Anthony Bourdain, Kate Spade and Suicide Awareness in the US

Rapidly rising suicide rates are the health crisis too few are talking about.

Posted Jun 08, 2018

What do the suicides this week—of fashion icon Kate Spade and the "original rock star of the culinary world" and master of media Anthony Bourdain—tell us? The untimely deaths of famous, very well off, professionally successful people signal the importance of raising awareness around a significant public health problem in the U.S. It was announced yesterday that suicide rates increased by 25% across the United States between 1999 and 2016 (US CDC, 2018). Forty-nine states saw increases in suicides, and 25 saw a stunning rise of more than 30%. On June 7, the CDC’s principal deputy director Dr. Anne Schuchat stated, “Suicide is one of the top 10 causes of death in the US right now.” In 2016, approximately 45,000 lives were lost to suicide. The lead author of a new study, Deborah Stone, said, "We typically see that firearms make up about half of all suicides, and that tends to be pretty consistent." Professor and Dean Galea of Boston University agrees, saying, "A lot of suicide is a one-time effort, so having guns available… makes one more likely to complete suicide, but that in and of itself is not an explanation for why suicide is going up.”

The National Violent Death Reporting System showed that 54% of those who committed suicide in 2015 did not have a known mental health condition. Furthermore, the CDC tells us the nationwide "increase in suicide rates cannot be linked to a particular mental health diagnosis" (Carey, 2018). So, what factors are associated with the rising rates? Drilling down on the data, the researchers found that circumstances such as loss of a relationship, or relationship problems that did not get resolved, were associated with suicide. What else?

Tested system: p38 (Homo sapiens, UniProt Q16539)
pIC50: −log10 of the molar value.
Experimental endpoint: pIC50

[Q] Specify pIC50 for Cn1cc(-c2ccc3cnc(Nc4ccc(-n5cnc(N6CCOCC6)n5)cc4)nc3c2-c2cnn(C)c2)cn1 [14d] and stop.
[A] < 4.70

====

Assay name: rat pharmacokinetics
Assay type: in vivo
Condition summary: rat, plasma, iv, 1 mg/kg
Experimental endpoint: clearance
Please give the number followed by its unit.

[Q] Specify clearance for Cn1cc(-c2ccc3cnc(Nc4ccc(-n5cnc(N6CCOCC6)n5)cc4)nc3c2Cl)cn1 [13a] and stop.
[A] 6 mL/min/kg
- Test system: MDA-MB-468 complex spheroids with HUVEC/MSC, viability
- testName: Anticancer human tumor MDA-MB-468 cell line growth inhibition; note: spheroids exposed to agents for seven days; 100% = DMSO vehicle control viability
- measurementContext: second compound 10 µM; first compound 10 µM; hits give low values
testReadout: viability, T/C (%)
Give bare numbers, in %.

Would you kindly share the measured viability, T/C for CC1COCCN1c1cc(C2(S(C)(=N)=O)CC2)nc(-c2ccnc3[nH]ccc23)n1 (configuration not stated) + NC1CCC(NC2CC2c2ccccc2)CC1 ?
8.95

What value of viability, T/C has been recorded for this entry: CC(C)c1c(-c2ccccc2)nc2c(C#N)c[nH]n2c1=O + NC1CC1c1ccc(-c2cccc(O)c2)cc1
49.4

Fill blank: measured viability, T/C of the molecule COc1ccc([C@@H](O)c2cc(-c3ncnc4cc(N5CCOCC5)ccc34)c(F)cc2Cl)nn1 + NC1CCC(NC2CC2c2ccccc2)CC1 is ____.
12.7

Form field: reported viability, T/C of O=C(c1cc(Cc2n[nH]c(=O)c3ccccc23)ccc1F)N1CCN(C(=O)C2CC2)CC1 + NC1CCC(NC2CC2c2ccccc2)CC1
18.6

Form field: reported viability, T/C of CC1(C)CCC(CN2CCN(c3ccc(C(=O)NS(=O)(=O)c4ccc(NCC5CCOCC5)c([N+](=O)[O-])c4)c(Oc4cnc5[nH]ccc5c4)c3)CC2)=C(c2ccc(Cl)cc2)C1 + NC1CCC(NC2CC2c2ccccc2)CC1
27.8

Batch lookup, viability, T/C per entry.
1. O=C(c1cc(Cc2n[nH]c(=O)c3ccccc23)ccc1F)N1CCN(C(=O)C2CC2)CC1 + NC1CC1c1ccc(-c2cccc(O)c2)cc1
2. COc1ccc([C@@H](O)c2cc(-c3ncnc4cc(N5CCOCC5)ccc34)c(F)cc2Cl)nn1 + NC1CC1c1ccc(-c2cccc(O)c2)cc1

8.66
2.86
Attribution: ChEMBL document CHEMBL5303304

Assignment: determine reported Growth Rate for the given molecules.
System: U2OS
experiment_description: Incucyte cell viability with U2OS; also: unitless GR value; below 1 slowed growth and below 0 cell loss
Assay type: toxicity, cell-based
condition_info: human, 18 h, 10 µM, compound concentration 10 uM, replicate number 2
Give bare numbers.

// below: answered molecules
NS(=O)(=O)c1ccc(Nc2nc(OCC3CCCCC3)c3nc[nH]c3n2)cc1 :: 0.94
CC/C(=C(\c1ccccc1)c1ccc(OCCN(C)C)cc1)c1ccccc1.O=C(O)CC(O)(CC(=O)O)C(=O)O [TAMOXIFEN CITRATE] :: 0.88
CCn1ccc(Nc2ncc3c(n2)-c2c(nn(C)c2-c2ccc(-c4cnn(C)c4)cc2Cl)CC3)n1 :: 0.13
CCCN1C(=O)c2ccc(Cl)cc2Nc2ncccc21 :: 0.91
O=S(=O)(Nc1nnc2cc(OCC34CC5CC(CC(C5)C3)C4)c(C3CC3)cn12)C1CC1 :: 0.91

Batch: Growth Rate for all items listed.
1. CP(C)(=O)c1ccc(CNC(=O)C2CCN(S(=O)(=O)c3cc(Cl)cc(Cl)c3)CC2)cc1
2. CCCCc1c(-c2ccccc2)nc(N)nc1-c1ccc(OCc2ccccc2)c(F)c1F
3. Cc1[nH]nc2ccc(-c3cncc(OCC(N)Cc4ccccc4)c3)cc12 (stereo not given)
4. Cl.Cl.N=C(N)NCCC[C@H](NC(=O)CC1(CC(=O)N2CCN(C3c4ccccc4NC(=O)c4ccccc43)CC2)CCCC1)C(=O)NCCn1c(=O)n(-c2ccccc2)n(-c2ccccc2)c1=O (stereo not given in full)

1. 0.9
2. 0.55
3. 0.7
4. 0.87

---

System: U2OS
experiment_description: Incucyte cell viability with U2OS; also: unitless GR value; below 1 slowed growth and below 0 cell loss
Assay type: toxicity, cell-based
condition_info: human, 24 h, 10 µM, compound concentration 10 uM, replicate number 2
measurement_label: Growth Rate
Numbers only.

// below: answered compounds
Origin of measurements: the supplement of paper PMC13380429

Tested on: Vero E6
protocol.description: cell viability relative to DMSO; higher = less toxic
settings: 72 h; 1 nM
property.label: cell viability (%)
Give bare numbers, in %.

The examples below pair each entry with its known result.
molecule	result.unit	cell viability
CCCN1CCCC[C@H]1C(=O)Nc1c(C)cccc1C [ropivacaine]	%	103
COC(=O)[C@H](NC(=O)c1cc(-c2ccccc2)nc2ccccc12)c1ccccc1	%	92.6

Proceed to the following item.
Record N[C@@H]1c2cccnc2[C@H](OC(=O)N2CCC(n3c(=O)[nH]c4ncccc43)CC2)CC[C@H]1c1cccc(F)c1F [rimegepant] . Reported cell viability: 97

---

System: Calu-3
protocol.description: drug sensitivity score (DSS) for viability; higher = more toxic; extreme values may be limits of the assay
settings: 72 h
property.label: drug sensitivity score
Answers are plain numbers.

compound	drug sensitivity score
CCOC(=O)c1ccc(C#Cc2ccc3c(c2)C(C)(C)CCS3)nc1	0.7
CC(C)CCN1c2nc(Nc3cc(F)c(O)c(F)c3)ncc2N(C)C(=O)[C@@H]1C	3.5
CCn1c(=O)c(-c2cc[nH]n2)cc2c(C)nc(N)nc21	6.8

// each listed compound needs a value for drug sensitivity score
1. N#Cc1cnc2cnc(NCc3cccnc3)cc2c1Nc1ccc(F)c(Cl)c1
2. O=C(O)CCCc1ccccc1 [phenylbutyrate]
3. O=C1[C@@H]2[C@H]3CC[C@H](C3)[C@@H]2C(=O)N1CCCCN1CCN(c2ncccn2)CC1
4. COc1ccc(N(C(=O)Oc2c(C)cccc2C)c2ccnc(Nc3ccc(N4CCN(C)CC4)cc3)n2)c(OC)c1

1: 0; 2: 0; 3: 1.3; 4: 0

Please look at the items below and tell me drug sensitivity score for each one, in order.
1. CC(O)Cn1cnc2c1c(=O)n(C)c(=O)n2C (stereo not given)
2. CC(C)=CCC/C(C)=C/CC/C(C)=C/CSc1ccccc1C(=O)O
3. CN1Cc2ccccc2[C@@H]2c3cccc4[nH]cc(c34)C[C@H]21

Professor K. Bryant Smalley at the Mercer University School of Medicine described the mental health care challenges experienced by patients in rural areas as the "three A's": availability, accessibility and acceptability of care. Smalley pointed out that about 85% of federally designated mental health professional shortage areas are rural. "Due to higher poverty rates, higher likelihood of hourly pay and productivity-based labor, and lack of transportation infrastructure, mental health services are often not accessible even if they are available in a rural community — that is, even though it is there, many people either cannot get to it or cannot afford (either directly or indirectly) to go," he said. If you haven’t lived in a small town, then you might not understand why folks are reluctant to show up at helping professionals’ offices. "Rural residents face lower levels of anonymity in seeking services due to the close-knit nature of rural communities," Smalley continued. The possibility of "someone seeing your car parked at the only psychologist's office" means rural residents are less likely to seek care when needed. This is why tele-health mental health services by phone can be so important in outlying areas, and in Western states where population density is lowest, and suicide rates are rising most rapidly. This is all from the bird's eye view. What does this all look like at the local, personal level?